18. Use this time to learn ways to manage your emotions - you may want to do CBT, you may want to start a mindfulness or meditation practice, you may want to get into therapy. We do not recommend exploring deep traumas to process them now but if they are already giving you a hard time you may as well deal with them. CBT is a gentle way of dealing with unhelpful thoughts and would generally not cause as much upheaval as trauma therapy. Mindfulness does help rewire your brain if practiced consistently to the best of your ability. 


19. Forgive yourself for failing your family's, your own or society's standards of how capable/productive/well you should be. Forgive yourself for all kinds of trespasses you think you may have committed, for all kinds of failures you attribute to yourself, for all kinds of imagined shortcomings. Accept yourself radically and lovingly. Wipe the slate clean. Rehashing old mistakes is a common WD symptoms. It is not useful to ruminate over past wrongs. You might imagine that if you do this you will learn something etc. No. You will just make yourself suffer. 


20.  Help others. This is often overlooked as a healing technique but it is powerful - when you are at your worst suffering, extend a kind word to a fellow sufferer here. Offer support, commiserate. Focus on others. This will get you out of your head and out of your symptoms. It will connect you to others and invite kindness back. It will make you part of the community. 


YOU WILL HEAL if you let your nervous system do its own thing. NO, YOU ARE NOT THE EXCEPTION that won't heal.  YES, YOU! YOU TOO will heal. 


It will be lovely if more people add their hard earned wisdom to this thread. 

Edited by Onmyway

"Nothing so small as a moment is insurmountable, and moments are all that we have. You have survived every trial and tribulation that life has thrown at you up until this very instant. When future troubles come—and they will come—a version of you will be born into that moment that can conquer them, too." - Kevin Koenig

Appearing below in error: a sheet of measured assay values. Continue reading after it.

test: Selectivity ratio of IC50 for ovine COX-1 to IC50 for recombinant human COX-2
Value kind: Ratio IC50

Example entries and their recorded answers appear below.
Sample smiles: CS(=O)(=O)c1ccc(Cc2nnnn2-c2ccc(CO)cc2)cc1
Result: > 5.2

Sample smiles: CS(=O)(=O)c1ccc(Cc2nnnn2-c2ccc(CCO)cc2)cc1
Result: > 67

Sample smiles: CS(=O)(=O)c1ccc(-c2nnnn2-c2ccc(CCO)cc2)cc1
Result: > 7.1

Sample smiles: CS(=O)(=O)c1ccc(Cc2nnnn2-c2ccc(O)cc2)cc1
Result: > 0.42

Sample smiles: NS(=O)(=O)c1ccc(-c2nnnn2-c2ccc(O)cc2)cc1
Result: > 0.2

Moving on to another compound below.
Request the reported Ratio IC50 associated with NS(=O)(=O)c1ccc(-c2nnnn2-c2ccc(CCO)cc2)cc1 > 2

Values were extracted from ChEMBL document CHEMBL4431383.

I am not a doctor and this should not be considered medical advice. You can use the information and recommendations provided in whatever way you want and all decisions on your treatment are yours. 


If you would like to get a response from me directly please type @Onmyway some place in your message so I get notified of your post. I am not able to follow all of the threads all the time.


Aug  2000 - July 2003 (ct, 4-6 wk wd) , citalopram 20 mg,  xanax prn, wellbutrin for a few months, trazodone prn 

Dec 2004 - July 2018 citalopram 20 mg, xanax prn (rarely used)

Aug 2018 - citalopram 40 mg (self titrated up)

September 2018 - January 2019 tapered citalopram - 40/30/20/10/5 no issues until a week after reaching 0

Feb 2019 0.25 xanax - 0.5/day (3 weeks) over to klonopin 0.25 once a day to manage severe wd

March 6, reinstated citalopram 2.5 mg (liquid), klonopin 0.25 mg for sleep 2-3 times a week

Apr 1st citalopram 2.0 mg (liquid), klonopin 0.25 once a week, 

citalopram (liquid) 4/14/19 -1.8 mg, 5/8/19 - 1.6 mg,  7/27/19 -1.5 mg,  8/15/19 - 1.35, 2/21/21 - 1.1 (smaller drops in between), 6/20/21 - 1.03 mg, 8/7/21- 1.025, 8/11/21 - 1.02, 8/15/21 - 1.015, 9/3/21 - 0.925 (fingers crossed!), 10/8/21 - 0.9, 10/18/21 - 0.875, 12/31/21 - 0.85, 1/7/22 - 0.825, 1/14/22 - 0.8, 1/22/22 - 0.785, 8/18/22 - 0.59, 12/15/2022 - 0.48


Supplements: magnesium citrate and bi-glycinate